Houseplants are having a moment right now. Even I, a confirmed “brown thumb” have ventured into houseplant husbandry and been surprised by how enjoyable the hobby can be.
As wonderful as houseplants are, if you share your home with four-legged friends, you may want to use caution when deciding what type of potted pals to bring home. As ornamental plants, houseplants are not meant for consumption, and some may cause reactions ranging from mild to quite dangerous if Fido or Felix decides to sample their leaves.
I share my home with two cats. To protect their privacy, we will call them “Naughty” and “Badness”. Despite being offered a diet that might be more balanced (and high end) than my own, they love nothing more than to chomp down on whatever plant I bring inside. It might be out of boredom, or simply because they are cats, but they seem to derive a great deal of pleasure from shredding the leaves of my houseplants.
As a responsible pet owner, it is my job to make sure that I vet plants prior to purchasing them to make sure that they won’t send Naughty or Badness to the emergency vet. Fortunately, there are a number of resources available, both online and in print, that make this a relatively easy chore.
It should be noted that just because a plant is listed as “not toxic” does not imply that it is edible. For example, spider plant (Chlorophytum comosum) is generally considered “non-toxic” but if consumed in high quantities it can cause vomiting and diarrhea in some individuals. Instead of thinking of a non-toxic plant as being safe, think of it as being “safer” and still monitor your pets and restrict their access if they show any evidence of digestive upset post consumption.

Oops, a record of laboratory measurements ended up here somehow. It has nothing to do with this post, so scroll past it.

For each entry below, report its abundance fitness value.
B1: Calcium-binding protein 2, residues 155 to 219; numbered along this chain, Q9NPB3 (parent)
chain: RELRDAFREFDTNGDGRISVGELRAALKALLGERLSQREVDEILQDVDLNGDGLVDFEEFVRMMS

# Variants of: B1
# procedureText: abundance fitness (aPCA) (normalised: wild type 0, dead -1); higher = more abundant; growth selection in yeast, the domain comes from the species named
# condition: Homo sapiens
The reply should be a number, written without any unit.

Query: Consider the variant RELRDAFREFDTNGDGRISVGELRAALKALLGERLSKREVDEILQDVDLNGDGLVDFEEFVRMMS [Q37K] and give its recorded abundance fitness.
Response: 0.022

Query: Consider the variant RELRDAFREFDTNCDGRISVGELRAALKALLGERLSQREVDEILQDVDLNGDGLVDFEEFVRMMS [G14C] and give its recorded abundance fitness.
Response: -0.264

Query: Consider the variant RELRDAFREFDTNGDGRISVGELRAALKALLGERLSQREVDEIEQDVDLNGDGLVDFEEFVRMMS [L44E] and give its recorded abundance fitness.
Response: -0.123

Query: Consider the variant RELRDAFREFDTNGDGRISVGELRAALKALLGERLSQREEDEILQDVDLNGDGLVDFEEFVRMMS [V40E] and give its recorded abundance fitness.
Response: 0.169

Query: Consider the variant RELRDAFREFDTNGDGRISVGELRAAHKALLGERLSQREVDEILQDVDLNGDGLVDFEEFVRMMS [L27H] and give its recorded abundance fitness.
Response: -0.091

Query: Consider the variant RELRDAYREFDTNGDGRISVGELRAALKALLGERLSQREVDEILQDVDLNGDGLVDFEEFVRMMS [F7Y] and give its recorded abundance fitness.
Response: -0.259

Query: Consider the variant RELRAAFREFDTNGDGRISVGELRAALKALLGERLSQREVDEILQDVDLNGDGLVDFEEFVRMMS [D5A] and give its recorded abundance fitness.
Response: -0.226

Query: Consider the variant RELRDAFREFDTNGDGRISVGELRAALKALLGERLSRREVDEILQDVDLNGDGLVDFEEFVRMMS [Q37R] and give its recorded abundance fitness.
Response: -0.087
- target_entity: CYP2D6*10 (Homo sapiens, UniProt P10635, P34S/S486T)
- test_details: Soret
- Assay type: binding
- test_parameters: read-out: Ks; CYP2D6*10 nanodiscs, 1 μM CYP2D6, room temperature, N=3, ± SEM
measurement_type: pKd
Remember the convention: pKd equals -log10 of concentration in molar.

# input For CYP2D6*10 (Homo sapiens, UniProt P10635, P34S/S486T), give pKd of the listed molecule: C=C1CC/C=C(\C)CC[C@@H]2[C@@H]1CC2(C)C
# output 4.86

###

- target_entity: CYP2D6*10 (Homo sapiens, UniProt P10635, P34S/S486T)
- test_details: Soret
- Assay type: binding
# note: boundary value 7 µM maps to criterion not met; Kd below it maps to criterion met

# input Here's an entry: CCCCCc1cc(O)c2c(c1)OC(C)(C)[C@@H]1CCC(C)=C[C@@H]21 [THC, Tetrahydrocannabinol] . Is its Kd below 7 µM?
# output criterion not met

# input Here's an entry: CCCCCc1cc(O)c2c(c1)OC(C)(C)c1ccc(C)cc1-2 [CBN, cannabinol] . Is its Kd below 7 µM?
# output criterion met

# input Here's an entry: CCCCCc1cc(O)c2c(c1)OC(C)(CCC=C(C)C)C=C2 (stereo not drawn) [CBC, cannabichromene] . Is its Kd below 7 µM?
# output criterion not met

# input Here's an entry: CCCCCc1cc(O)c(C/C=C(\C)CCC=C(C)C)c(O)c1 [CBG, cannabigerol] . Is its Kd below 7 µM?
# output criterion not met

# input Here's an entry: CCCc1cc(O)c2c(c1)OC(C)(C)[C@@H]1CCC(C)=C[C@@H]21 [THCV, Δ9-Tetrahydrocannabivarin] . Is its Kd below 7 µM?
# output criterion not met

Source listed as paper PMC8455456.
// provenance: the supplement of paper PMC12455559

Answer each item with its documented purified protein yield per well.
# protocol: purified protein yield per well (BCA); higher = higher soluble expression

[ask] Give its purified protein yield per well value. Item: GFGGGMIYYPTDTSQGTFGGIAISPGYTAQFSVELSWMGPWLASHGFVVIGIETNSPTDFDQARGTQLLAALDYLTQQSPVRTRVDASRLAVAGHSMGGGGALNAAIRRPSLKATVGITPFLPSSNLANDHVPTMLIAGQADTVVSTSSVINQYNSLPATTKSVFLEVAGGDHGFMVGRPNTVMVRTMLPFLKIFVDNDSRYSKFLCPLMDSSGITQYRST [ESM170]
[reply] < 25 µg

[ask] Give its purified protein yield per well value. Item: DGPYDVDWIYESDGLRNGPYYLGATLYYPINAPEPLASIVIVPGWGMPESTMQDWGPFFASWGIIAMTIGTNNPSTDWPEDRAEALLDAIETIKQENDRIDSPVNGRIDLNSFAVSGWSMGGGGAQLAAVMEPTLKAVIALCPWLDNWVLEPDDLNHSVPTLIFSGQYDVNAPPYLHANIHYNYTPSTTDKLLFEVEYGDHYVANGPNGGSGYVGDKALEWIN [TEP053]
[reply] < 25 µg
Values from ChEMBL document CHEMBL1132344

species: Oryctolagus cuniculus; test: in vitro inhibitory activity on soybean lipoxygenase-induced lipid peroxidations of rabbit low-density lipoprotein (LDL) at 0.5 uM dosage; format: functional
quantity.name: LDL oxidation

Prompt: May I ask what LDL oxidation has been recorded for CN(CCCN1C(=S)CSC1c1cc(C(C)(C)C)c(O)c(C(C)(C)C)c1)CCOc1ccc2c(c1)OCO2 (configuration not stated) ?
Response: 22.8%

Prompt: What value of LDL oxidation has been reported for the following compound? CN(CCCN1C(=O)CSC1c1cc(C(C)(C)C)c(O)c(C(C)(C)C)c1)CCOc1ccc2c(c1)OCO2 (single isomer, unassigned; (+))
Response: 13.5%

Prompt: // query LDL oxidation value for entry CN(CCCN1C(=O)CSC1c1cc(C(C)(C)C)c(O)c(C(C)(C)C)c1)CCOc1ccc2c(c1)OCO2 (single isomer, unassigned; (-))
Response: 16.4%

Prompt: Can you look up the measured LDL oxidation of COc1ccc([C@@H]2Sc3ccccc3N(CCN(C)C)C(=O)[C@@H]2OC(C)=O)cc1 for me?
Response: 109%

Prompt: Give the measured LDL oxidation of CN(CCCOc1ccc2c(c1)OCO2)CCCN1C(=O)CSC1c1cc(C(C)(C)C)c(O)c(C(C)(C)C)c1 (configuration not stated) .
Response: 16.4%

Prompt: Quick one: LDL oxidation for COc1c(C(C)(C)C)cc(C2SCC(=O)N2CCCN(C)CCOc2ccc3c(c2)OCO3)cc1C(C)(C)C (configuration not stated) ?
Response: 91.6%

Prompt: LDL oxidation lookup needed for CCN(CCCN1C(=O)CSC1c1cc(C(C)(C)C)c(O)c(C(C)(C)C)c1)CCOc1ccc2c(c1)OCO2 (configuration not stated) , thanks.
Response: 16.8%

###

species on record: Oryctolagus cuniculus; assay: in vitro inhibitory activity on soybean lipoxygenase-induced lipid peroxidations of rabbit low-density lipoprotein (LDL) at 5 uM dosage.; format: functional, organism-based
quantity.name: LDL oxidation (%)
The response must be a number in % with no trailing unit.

Some “safer” for pets houseplants include ponytail palm (Beaucarnea recurvata), phalaenopsis orchids, lithops, and Christmas cactus (Schlumbergera bridgesii). Plants to avoid include aloe (Aloe vera), caladiums, lilies, snake plant (Dracaena trifasciata), pothos, begonias, geraniums, and cycads.
If you, like me, love both caladiums and collies, consider the location of both when landscaping. There is no reason to forgo toxic plants entirely if you have pets, just make sure they are located in an area where your pets don’t have unsupervised access, especially if your pet is prone to plant eating.
It is also worth noting that just because a plant is “safer” for your pets does not mean that your pets are safe for the plant! Naughty and Badness can annihilate a houseplant in half a day if I don’t stop them. For the plant’s sake, I rotate my houseplants between the house and the patio to give them a chance to recover from the cats.
Providing your pet with a pet safe grass blend may deter them from predating on other plants by meeting their enrichment needs in a safe and healthy manner. Pet grass can also serve as a source of folic acid and may aide in digestion.
If you suspect that your pet has consumed a toxic plant, remove access to the plant and call your vet immediately. Knowing the name of the plant they ate (scientific is best) will go a long way to helping your vet determine the best course of action for your pet. For more information on growing all manner of plants please reach out to your local county Extension office.